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Disaster Recovery Funding Available Now for Counties with FY 11 Disaster Declarations

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Map of eligible and ineligible U.S. counties for disaster assistance

Guest blog by Matt Erskine, Acting Assistant Secretary of Commerce for Economic Development

Applications are now being accepted for investments in regions experiencing severe economic distress as a result of natural disasters that were declared as major federal disasters between October 1, 2010, and September 30, 2011. The U.S. Department of Commerce’s Economic Development Administration (EDA) received an appropriation of $200 million from Congress to address economic recovery challenges in regions impacted by a major disaster.

More than 1,400 counties in 44 states, Puerto Rico, the Virgin Islands, and the District of Columbia are eligible for the federal funding. Successful projects will support long-term economic recovery; demonstrate a clear connection between the project scope of work and the applicable disaster; demonstrate that the project will foster job creation and promote private investment; align with a relevant strategic, economic development, or disaster recovery plan; and demonstrate the incorporation of disaster resiliency. Applications are accepted on a continuing basis and processed as received.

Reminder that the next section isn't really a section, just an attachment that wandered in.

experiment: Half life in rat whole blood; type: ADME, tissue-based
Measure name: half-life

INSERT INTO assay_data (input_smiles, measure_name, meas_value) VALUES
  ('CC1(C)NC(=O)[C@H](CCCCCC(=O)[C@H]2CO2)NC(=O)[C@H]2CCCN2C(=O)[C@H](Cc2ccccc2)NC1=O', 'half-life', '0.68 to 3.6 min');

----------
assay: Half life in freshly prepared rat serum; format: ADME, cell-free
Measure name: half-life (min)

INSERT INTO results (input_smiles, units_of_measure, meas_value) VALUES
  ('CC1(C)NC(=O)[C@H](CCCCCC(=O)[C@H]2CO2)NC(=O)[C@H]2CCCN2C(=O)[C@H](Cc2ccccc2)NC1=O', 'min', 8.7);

This funding will help local economies recover, attract businesses, and put people back to work. In general, disaster recovery funding at EDA falls into three categories:

Strategic Planning: funds that provide technical assistance, such as disaster recovery plans and strategies, or the hiring of disaster recovery coordinators.

Infrastructure Development: funds to help build new infrastructure—such as business incubators, technology parks, research facilities, basic utilities, etc.—that will foster economic development to retain or attract jobs to an affected region.

Capital for Alternative Financing: funds that help a qualifying nonprofit or governmental entity establish a revolving loan fund to make below-market-rate loans to businesses.

The assistance that communities receive from EDA is often a vital element in catalyzing additional investments from the private sector. From 2009 to 2011, according to grantee estimates at the time of award, EDA disaster projects would leverage more than $12.3 billion in additional investments in communities affected by disasters.

EDA’s work in disaster recovery is part of a new government-wide way of improving disaster recovery—the National Disaster Recovery Framework—that was undertaken by the Obama administration in late 2011. Its purpose is to integrate disaster recovery expertise from across the federal government in order to better help affected communities rebuild. A key role for the economic portion of this effort is to facilitate economic recovery through bottom-up strategies that address the unique needs of an affected region.

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